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Kukaklek Culture Camp

Written by Alexanna Salmon on .

The October 5th weekend at Kukaklek Lake Culture Camp was the fall highlight for 5 students, 5 elders, 5 chaperones from Igiugig Village and 2 researchers with the University of Alaska Fairbanks DEER STUDY http://www.uaf.edu/deer/. The camp, funded by the First Alaskans Institute, the Igiugig Native Corporation, and the DEER STUDY, took place at Big Ku Lodge, at the outlet of Kukaklek Lake and the headwaters of the Alagnak “Branch” River.

We packed enough gear to camp the winter at Kukaklek—it took four floatplane charters to transfer us. Kukaklek, in the Yup’ik language, means “middle one” for it is located between Lake Iliamna and Nonvianuk Lake. Our meals and stories took place over an open fire-pit. On Friday we settled into camp, prepared dinner, enjoyed a demonstration of traditional games and had mini-competitions. We then listened to stories in Yup’ik by the elders. The elders that accompanied either hunted, trapped, fished, or were raised reindeer herding around Kukaklek Lake and Branch River. They mark the last generation of our villagers to live off the land and with freedom to live wherever.

On Saturday we hiked to an ancient Paleoarctic camp, which contains artifacts that suggest the site may be the oldest known archaeological site in the Katmai region. We ate lunch on a high bank overlooking the lake—sun shining warm on our backs. After a quick cranberry picking contest, we hiked back to the river to learn how to set a fish trap in the river. No fish were visible in the area, but the kids enthusiastically waded into the water and set to work! Back at camp, we finished handcrafting our own games, and learned how to make cranberry fish akutaq. We listened to the elders play the harmonica, accordion, and tell stories. The students were tasked with crafting their own stories to tell to the elders. They turned out surprisingly creative and humorous—their imaginations fed with being far removed from the comfort of modern day living, cell phones, and laptops!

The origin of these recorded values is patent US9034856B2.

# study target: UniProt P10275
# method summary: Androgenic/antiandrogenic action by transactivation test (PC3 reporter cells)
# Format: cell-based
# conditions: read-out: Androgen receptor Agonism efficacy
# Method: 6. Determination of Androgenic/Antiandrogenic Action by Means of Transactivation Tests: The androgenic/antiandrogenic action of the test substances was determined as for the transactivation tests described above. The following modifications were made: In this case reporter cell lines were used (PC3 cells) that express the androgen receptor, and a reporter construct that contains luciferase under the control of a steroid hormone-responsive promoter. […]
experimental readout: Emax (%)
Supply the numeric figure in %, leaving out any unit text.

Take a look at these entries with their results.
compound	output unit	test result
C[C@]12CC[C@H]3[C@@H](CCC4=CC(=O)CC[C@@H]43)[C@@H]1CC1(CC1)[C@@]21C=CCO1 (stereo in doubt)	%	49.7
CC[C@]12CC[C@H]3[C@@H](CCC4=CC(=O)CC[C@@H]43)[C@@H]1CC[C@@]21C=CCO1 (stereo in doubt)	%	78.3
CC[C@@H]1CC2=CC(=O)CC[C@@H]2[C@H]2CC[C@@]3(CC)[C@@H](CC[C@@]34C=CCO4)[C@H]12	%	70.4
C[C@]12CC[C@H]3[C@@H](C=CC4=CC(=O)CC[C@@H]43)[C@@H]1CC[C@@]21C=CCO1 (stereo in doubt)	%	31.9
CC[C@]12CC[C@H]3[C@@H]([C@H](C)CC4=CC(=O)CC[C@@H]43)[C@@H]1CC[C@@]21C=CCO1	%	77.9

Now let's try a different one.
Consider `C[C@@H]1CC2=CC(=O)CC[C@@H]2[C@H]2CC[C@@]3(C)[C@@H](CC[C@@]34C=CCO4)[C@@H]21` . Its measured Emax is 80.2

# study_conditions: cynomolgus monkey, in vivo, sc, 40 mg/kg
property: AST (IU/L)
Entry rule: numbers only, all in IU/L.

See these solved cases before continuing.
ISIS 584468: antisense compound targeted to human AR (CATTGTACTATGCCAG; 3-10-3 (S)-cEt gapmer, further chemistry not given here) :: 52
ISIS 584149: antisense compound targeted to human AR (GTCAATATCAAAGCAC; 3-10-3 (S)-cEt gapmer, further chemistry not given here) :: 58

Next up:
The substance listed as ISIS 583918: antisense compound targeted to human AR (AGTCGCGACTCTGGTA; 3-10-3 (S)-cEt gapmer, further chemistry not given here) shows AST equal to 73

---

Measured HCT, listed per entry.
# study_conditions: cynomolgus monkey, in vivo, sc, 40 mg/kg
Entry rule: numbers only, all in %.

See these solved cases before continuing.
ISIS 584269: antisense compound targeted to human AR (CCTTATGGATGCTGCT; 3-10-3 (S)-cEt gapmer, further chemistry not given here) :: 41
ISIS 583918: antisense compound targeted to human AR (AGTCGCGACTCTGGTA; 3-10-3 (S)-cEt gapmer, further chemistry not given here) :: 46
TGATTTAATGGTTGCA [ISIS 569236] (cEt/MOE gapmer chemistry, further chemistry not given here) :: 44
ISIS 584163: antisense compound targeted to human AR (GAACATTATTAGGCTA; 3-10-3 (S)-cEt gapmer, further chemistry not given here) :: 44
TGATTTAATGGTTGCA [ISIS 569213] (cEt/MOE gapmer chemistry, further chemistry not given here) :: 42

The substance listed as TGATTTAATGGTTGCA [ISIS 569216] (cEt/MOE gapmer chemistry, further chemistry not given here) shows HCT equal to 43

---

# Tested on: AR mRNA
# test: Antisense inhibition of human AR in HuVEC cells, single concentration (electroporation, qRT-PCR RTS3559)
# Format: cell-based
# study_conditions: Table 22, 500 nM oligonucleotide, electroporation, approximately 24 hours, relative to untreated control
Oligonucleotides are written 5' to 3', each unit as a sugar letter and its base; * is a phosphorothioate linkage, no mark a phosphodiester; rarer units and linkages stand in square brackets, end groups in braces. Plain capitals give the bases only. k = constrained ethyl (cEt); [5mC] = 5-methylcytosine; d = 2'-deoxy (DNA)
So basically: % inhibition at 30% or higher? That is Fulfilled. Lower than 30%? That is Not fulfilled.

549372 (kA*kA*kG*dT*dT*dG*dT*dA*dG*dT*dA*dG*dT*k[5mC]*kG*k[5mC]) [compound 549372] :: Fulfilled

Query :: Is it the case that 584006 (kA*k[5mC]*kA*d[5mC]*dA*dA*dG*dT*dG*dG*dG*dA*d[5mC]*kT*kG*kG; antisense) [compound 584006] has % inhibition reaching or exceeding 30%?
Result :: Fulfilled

The last day was spent packing up camp, canoeing, checking a full fish trap! The elders were preoccupied with interviews on the reindeer herding period in the Kukaklek Lake region. The weather was incredible, the elders in their element, the students true joys, and it all combined to make for the highlight of our fall. The project has just begun, however, the students will produce a coffee table photo book and short DVD about the culture and history of Igiugig, and a traditional place-name map for the benefit of future generations. It is our goal to host more culture camps in the future, and diversify each location. Next time, we will pack more lightly.